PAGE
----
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Case ID: 1
Created: 20 Dec 2009

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Station Neurology:

Examine this gentleman gait and proceed



Easy case in MRCP PACES? Not quite if you do not how to examine this patient properly.So how do you describe his gait? There are various types of gait which are popular in PACES. Today, you are seeing what can be considered as ataxic gait. You notice that there is lack of coordination of muscle movement. This poor gentleman has unstable and broad base gait . You can try to ask patient to do tandem walking, however, make sure patient will not fall down and support him if necessary, if patient is unable to do it, NEVER force them! First principle to remember in MRCP PACES- DO NO HARM!

OK, after observing the ataxic gait, it is rather easy because there are only a few possible causes in MRCP PACES, the causes are

arrow1)Cerebellar lesion ( various causes include stroke, multiple sclerosis, tumour, Wilson disease etc)

arrow2)Hereditary ataxia- popular cause will be Friedrich's ataxia ( therefore always pay attention to look for Pes cavus)

arrow3)Others- drugs such as ethanol, antiepileptic especially pheytoin and recreational drugs. Can be due to para-neoplastic cerebellar degeneration too.

I think Cerebellar stroke is a popular cause of ataxic gait if you are sitting the exam in Asia but always think of Friedrich's ataxia and multiple sclerosis if you plan to sit the examination in UK.

It is easy to remember cerebellar signs- Just remember HANDS Tremors ( Hypotonia, Asynergy-lack of coordination with disdianochokinesia ,Nystagmus,Dysarthria, Stance&gait and Tremors ie intentional trmor)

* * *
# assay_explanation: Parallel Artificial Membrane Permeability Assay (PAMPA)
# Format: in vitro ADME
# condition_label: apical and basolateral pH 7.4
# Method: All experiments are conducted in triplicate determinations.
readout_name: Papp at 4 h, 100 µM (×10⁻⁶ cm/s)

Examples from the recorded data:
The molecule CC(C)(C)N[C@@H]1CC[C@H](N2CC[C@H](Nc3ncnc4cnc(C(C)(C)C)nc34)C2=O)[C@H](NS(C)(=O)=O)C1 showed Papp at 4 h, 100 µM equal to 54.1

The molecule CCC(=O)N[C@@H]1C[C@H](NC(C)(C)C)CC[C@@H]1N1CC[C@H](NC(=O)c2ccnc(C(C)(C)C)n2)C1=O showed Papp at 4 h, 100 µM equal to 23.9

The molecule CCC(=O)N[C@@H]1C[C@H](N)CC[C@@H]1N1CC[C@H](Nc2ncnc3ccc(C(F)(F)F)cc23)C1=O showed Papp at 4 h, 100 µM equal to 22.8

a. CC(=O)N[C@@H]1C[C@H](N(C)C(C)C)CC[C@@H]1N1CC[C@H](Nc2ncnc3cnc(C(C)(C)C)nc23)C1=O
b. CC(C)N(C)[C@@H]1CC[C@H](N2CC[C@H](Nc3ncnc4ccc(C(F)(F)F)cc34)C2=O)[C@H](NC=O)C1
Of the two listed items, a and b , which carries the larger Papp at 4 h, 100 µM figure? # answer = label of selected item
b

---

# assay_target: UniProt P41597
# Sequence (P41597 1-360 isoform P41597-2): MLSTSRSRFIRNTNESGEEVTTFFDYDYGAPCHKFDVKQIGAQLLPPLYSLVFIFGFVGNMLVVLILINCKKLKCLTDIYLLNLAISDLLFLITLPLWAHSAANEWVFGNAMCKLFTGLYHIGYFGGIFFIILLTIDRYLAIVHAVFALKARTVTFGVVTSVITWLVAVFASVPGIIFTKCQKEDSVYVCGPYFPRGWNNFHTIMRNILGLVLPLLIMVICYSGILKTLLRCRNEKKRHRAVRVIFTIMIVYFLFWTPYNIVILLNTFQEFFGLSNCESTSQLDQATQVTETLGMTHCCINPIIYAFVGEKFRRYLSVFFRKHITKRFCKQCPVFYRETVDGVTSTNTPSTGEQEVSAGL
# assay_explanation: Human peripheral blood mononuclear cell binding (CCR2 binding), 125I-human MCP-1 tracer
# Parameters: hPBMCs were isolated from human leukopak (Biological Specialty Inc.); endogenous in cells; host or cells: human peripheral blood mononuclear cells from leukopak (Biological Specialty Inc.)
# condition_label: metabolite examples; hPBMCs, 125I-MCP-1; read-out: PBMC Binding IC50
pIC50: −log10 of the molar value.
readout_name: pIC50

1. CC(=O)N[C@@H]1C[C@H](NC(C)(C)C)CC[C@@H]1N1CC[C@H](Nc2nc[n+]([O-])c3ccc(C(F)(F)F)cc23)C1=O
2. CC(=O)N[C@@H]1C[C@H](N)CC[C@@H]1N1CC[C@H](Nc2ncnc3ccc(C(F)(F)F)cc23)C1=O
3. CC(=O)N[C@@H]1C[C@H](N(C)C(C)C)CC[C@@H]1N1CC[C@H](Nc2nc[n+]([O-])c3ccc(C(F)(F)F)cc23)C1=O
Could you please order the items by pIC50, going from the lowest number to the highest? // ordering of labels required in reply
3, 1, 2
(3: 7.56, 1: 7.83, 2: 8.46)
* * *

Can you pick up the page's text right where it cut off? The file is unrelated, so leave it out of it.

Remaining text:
Therefore to differentiate all the above causes, after observing the gait, I will proceed to examine the lower limbs neurologically to find out the underlying cause.

Depending what the final diagnosis is, if I think it is a cerebellar stroke, I would tell the examiners that I would like to measure this gentlman's blood pressure and check for glycouria. If no cause can be found and the patient is young, then family history and drug history will be utmost important!

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Created: 20 Dec 2009

Interesting Images in Clinical Medicine.



Case History:

    Mr Z is a 65-year old Malay gentleman who has been on haemodialysis for the past 5 years via a fistula over his right arm. He comes in with a complaint of neck swelling. What is the abnormality you see and what is the probable diagnosis??

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